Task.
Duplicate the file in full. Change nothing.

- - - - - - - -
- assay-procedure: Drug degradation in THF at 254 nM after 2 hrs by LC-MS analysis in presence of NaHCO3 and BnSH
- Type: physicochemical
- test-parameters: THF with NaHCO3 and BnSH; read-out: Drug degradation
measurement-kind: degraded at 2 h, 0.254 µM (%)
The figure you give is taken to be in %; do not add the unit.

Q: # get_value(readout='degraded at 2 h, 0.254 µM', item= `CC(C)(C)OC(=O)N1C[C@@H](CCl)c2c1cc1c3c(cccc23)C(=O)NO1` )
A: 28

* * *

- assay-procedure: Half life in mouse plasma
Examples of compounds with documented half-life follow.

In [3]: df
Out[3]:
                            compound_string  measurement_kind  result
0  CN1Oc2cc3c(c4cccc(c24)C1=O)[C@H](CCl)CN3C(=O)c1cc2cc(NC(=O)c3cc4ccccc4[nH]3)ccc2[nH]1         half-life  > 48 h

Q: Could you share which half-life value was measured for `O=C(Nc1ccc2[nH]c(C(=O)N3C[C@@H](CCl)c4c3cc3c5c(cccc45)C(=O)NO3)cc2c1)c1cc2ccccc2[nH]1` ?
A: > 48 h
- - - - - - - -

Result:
- assay-procedure: Drug degradation in THF at 254 nM after 2 hrs by LC-MS analysis in presence of NaHCO3 and BnSH
- Type: physicochemical
- test-parameters: THF with NaHCO3 and BnSH; read-out: Drug degradation
measurement-kind: degraded at 2 h, 0.254 µM (%)
The figure you give is taken to be in %; do not add the unit.

Q: # get_value(readout='degraded at 2 h, 0.254 µM', item= `CC(C)(C)OC(=O)N1C[C@@H](CCl)c2c1cc1c3c(cccc23)C(=O)NO1` )
A: 28

* * *

- assay-procedure: Half life in mouse plasma
Examples of compounds with documented half-life follow.

In [3]: df
Out[3]:
                            compound_string  measurement_kind  result
0  CN1Oc2cc3c(c4cccc(c24)C1=O)[C@H](CCl)CN3C(=O)c1cc2cc(NC(=O)c3cc4ccccc4[nH]3)ccc2[nH]1         half-life  > 48 h

Q: Could you share which half-life value was measured for `O=C(Nc1ccc2[nH]c(C(=O)N3C[C@@H](CCl)c4c3cc3c5c(cccc45)C(=O)NO3)cc2c1)c1cc2ccccc2[nH]1` ?
A: > 48 h